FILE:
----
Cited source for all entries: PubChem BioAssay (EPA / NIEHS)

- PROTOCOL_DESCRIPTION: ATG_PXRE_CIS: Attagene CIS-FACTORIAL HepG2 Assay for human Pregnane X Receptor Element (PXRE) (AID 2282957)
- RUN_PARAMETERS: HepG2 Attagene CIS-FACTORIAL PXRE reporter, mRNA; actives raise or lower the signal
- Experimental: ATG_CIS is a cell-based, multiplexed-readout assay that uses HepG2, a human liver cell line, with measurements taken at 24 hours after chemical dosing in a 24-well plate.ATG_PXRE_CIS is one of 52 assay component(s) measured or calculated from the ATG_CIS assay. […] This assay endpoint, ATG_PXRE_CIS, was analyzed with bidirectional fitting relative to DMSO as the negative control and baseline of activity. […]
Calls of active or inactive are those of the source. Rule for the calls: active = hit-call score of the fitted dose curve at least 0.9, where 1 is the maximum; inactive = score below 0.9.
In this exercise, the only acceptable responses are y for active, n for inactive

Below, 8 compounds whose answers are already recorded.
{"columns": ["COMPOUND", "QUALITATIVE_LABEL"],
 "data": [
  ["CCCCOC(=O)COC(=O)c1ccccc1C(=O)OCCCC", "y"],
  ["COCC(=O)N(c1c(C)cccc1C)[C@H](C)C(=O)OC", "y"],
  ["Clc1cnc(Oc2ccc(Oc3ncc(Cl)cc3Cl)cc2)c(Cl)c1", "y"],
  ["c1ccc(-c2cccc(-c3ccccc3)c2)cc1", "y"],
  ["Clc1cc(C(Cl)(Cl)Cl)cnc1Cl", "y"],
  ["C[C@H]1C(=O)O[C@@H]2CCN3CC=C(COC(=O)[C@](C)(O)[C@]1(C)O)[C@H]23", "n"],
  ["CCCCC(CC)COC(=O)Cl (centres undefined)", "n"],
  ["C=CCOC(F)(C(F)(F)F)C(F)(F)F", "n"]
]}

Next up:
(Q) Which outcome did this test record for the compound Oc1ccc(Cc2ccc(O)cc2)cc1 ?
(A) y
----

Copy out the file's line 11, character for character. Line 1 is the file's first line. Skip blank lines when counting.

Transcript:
  ["COCC(=O)N(c1c(C)cccc1C)[C@H](C)C(=O)OC", "y"],